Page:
In Indian architecture there are features like pavilions, courtyards, terraces, as well as threshold and realm accentuating transition. All these come together to articulate the space. To these new room are also added. These structure can also be a part of temple, palaces, ghat and institutional buildings. These features show the simultaneous existence versatility and anonymity. In essence, the meaning emerges from the context and the manner of its application.
Indian architecture, generally speaking, conjures up images of huge temple spires and gateways, large fortified palace complexes, mosques and tombs. On the other hand, there is the mundane domestic architecture with its occasional flair for refinement. Yet there are features that retain continuity and scale, playing an instrumental role in the characterization of Indian architecture.
Styles of Rajasthani architecture include:
Jharokha: It’s a type of overhanging enclosed balcony which is commonly found in palaces, havelis and temples in Rajasthan. This balcony is normally a stone window. Jharokhas jut forward from the wall plane and can be used for either adding to the architectural beauty of the building itself or for a specific purpose.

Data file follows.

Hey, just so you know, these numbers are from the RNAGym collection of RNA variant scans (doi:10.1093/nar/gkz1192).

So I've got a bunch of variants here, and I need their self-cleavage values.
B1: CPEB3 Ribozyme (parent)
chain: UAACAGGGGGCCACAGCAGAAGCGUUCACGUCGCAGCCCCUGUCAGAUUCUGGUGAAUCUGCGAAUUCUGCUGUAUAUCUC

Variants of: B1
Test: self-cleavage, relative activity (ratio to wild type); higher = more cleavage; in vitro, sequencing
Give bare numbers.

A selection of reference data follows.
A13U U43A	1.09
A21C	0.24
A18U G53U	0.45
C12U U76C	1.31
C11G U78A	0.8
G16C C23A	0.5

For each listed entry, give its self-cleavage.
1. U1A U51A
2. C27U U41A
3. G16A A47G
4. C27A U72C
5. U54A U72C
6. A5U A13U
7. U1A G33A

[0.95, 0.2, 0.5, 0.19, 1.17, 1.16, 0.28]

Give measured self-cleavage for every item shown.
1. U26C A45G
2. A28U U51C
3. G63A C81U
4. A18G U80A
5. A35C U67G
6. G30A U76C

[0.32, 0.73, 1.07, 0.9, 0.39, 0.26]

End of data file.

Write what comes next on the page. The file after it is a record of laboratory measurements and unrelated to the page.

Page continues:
The projected balcony, which is an essential element of the Rajasthani Architecture, served as a decoration piece and as a viewing platform. Many jharokhas also have chhajjas attached to them.
Some images of Jharokhas here…
An effort to understand space in Indian architecture can draw on the simple and direct physical conditions of the environment prevailing at any place, thus giving meaning to the creation of spaces within specific physical parameters. Amongst these parameters, climate has a very deterministic role in shaping activity areas by creating indoor, outdoor and in-between spaces. Consequently, for Indian communities, ‘outdoor activity’ spaces acquire special significance.
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